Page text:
In feature writing class the other week, my teacher enthusiastically informed us that after a very generous 10-minute break, we would be doing a writing exercise! (The exclamation mark on that sentence is courtesy of her excitement, not mine.)
We all inwardly groaned. We were tired. It was the middle of term paper season, at the brink of finals, and she wanted us to do a writing assignment that wasn’t even worth marks? Why wouldn’t she just let us go home early instead? (This is what university has reduced us to; we now hate writing to the point where we are only motivated if we are rewarded with a letter grade at the end of the day, worth a certain percentile at the end of the term. For a bunch of people who hate math, journalism students sure do love numbers).
After our very generous break, we sat back in our chairs and were instructed to meditate. To focus. To breathe in and out. I’ve never been very good at these exercises. It’s like the minute of silence at church. For the first 20 seconds I earnestly pray, and for the last 40, I think about what I’m going to eat when I get home. (I love grilled cheese sandwiches on Sundays. Soup, maybe? Or maybe I’ll convince my mom to take me to Clark’s General Store and we’ll stare at the frozen lake over burgers.) I meditate and breathe on my own terms. Crossword puzzles are meditation. Repeating single words back to myself is meditation. Sitting in a freezing cold, cramped, grey classroom of 30 students, on the other hand, is not relaxing, by any conventional standards.
But I tried.
“I want you to write about your first memory,” she told us after several minutes of silence, “you have thirty minutes.”
I stifled a laugh. The first memory? What is the first memory? How do we even know what our first memory is? How can you attach a date, a time, a year, an image, to events that may have just been a dream? How can you ascribe a chronology to events that aren’t linear? And what if there are just too many?
My first memories aren’t images. They aren’t even necessarily events. They are colours, vague, blurry feelings with no solid lines. They are like when you walk into a room and say, “this smells like my kindergarten teacher,” and you immediately recall the feeling of finger paint on your hands. They are wavering lines of purples and greens and sunshine spliced throughout.
Those are memories.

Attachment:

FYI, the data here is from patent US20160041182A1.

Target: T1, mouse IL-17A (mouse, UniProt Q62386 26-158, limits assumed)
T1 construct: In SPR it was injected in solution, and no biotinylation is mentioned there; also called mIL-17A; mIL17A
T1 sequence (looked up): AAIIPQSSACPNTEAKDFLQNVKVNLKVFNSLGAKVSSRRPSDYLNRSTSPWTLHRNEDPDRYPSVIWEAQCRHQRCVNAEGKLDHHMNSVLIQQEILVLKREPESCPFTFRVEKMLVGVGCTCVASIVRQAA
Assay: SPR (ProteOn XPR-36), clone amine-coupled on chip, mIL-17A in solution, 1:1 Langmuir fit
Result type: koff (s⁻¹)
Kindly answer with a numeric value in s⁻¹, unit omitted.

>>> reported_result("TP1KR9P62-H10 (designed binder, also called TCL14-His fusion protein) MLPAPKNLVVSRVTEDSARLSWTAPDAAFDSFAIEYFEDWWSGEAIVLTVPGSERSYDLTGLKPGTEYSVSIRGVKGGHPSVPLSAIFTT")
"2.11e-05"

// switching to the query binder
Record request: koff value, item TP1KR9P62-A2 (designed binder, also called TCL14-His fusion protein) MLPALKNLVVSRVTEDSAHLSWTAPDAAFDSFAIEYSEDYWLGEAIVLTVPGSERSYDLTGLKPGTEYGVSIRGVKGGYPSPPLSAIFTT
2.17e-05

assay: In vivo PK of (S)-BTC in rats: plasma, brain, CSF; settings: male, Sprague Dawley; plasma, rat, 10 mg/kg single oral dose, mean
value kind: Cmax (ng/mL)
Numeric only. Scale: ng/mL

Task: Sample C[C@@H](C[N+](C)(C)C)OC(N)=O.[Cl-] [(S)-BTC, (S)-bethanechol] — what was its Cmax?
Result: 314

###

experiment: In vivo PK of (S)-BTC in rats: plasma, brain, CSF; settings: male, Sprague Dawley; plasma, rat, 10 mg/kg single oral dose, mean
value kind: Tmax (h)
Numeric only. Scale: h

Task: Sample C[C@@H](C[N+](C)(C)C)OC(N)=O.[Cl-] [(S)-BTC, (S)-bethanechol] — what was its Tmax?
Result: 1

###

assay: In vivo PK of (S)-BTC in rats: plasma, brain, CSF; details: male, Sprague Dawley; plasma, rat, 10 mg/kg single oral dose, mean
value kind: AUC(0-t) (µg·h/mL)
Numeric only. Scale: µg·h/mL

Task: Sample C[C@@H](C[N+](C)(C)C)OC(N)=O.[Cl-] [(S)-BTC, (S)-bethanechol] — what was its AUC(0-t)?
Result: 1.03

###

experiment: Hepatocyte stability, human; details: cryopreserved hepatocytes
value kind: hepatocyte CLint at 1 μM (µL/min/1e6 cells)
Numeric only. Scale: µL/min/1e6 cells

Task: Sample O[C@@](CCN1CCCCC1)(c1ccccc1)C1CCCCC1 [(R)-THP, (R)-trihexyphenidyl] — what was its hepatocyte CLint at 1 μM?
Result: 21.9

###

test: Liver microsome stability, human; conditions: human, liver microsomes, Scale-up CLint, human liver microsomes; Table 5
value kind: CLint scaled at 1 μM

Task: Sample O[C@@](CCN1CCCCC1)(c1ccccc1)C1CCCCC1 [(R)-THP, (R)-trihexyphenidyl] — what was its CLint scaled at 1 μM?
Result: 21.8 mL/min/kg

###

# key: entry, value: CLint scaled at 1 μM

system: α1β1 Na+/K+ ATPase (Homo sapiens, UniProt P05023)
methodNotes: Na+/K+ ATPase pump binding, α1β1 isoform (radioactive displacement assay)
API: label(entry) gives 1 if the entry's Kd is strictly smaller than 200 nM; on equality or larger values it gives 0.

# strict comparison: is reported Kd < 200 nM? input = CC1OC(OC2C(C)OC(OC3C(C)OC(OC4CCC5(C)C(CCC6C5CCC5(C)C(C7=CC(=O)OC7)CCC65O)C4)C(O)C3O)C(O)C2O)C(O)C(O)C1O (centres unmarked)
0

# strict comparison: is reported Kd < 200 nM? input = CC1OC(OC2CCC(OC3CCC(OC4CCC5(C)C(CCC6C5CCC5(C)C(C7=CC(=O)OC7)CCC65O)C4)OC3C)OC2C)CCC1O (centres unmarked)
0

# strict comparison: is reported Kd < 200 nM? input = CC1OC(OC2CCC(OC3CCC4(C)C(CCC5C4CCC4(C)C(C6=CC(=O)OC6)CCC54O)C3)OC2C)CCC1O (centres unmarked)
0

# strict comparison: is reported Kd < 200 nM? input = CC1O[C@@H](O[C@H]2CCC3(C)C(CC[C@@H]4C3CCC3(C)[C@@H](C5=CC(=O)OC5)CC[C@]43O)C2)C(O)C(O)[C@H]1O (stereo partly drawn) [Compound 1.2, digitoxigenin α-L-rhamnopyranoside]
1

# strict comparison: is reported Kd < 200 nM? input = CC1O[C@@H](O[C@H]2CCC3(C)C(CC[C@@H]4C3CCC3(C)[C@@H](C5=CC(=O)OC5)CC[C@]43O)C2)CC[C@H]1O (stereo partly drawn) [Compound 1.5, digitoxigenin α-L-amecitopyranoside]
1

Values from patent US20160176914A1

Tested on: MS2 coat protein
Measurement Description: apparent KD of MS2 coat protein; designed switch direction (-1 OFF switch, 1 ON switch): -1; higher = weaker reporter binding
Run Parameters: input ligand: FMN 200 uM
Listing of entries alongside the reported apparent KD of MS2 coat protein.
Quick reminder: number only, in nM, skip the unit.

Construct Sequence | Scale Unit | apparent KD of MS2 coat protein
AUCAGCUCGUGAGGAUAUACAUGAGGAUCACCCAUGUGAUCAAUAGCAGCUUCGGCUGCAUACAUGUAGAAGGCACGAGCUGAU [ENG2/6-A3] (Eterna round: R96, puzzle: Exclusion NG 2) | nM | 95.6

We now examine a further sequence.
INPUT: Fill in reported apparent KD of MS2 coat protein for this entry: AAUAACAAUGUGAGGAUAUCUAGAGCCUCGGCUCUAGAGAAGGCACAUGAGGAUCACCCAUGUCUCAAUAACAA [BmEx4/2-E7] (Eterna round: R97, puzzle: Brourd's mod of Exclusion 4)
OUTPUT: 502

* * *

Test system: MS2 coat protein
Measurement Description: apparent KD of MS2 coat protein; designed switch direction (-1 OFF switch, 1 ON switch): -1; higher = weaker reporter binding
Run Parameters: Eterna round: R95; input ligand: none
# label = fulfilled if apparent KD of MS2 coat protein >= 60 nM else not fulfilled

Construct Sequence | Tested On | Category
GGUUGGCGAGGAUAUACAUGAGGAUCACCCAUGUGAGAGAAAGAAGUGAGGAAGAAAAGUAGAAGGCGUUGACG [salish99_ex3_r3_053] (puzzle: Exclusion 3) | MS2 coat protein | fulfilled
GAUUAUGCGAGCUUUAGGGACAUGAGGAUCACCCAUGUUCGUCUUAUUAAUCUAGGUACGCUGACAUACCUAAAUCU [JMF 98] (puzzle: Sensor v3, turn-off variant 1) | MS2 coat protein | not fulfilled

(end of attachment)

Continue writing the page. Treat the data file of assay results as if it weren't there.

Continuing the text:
With this in mind, when did the photos begin replacing the memories? Do you remember something because someone told you about it, and you saw a picture of it? What’s the difference between having knowledge of an event and the actual memory of it?
When did the photos begin replacing the memories?
I hate those first memory things. I can't describe them because I think my brain is paralyzed in some ways. There's a lot of softness and fogginess, and everything in my head claims to come before everything else. It's the best I can do to pick out something that seems to be a long time ago; canned fruits, rose syrup, candles on a cake and whatever was on the television. They might not even be mine, those memories, and I'll be damned if I know when they were. Memory is far too unreliable, anyway. You might as well just make it all up. That way, at least it sounds nice.ReplyDelete
"The first thing I remember, I was lying in my bedReplyDelete
I couldn't've been no more than one or two
And i remember there's a radio, coming from the room next door
My mother laughed the way some ladies' do
Well it's late in the evening, and the music's seeping through"
when we decided to use them as a replacement for brain space. It's easier.ReplyDelete
first memory... tough.ReplyDelete
All my memories a jumbled in a little ball that saves space for firguring out the rest of the world and enjoying music.
Most times someone will say something and then eventually I remember.
Photos are good. Because they can fill in blanks and then be used as blackmail.
However I like them because they store the perfect image of the moment. Only the image. To truly remember the moment you must remember the exact feeling that went along with the photo. Otherwise its just documenting that you were out there. It gives us room in our minds to feel the moment and to see it externally, in a much more precise way than our memories.
So to remember how everything looks, but not feels. The feeling is the memory, the image is the photo. Does this make anysense? Frig I need to study. I need sleep. GAH!ReplyDelete
My Uncle moved out of his first house in Whitbourne, NF when I was 2... When I was back there 2 years ago, we drove in front of it, and I remembered it. My sister didn't believe me, but I started describing the inside, and sure enough, I was bang on... Strange...ReplyDelete